IBM researchers have produced the smallest stop motion movie in the world. In the film, men composed of dozens of molecules play a leading role.
The film is prepared by means of a scanning tunneling microscope. When the researcher brings the iron needle of the telescope close to the molecule, an attractive force is created between the individual molecule and the needle. Then, the needle can drag the molecule to another location.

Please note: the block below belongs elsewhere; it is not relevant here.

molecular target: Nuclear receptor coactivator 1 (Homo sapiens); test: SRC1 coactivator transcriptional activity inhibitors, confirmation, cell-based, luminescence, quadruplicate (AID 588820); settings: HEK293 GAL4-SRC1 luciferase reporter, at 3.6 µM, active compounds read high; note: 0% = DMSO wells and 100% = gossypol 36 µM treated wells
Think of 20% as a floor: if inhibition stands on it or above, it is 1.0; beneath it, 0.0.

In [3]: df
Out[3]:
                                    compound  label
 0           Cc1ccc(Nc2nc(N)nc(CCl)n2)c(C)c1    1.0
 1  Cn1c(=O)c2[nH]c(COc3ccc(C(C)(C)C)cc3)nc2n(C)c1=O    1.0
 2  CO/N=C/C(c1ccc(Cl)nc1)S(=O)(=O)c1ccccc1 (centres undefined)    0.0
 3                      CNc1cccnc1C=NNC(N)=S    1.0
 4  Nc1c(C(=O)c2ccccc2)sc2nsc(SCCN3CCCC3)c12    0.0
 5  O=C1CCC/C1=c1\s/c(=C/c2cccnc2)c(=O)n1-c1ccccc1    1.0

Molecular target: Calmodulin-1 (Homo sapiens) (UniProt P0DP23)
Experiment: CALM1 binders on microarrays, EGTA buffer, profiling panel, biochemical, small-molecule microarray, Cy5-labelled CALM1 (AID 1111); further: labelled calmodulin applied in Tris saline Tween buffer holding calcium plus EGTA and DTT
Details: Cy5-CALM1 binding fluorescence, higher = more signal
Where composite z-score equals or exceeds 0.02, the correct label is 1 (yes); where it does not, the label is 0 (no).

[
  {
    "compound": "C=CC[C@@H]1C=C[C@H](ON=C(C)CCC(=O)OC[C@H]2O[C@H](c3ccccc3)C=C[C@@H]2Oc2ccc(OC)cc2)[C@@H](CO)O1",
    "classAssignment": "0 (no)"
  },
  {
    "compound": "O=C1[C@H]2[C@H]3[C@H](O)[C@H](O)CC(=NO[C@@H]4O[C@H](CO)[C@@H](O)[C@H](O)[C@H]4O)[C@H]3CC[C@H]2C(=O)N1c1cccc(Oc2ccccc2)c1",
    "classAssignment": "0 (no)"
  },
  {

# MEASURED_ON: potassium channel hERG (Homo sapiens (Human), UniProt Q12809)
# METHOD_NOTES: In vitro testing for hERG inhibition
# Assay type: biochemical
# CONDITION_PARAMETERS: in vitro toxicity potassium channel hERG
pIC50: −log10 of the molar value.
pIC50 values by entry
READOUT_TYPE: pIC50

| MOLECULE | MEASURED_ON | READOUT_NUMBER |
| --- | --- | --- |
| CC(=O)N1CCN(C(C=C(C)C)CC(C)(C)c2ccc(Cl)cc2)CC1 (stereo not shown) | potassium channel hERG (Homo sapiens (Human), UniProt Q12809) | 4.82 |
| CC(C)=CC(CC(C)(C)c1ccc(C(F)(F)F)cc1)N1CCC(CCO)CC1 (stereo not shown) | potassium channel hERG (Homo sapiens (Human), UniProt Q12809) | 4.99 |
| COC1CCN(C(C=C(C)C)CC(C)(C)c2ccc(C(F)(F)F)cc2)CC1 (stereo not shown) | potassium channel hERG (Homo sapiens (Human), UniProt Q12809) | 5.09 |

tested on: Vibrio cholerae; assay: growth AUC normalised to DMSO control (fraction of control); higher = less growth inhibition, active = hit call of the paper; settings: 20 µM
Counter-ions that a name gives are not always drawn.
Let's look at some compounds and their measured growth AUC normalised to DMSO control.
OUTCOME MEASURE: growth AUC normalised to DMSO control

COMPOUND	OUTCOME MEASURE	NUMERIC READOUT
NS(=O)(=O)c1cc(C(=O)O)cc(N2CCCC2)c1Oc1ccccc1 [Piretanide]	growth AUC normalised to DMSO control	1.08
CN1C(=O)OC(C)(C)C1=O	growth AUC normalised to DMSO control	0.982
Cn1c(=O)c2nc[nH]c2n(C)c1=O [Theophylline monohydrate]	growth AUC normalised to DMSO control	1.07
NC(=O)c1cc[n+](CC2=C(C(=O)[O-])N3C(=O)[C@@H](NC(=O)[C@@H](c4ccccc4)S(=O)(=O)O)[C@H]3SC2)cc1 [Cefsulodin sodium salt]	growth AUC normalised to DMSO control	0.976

To make the animation, the researchers move the molecules. Until they form the desired picture. Then save the picture (frame), and the researcher calculates the second frame. By placing these individual frames one after the other, a miniature stop-motion movie can be made:
In the video below, the researchers explained exactly how they made the video:
Usually, researchers will use the technology behind the video to study computer memory atomically. Last year, researchers announced that they could only store a little information on 12 atoms. A real breakthrough: it usually takes about a million atoms to store a little information. Now that the same information can be stored on twelve atoms, smaller and more powerful computers seem to be taking a step forward.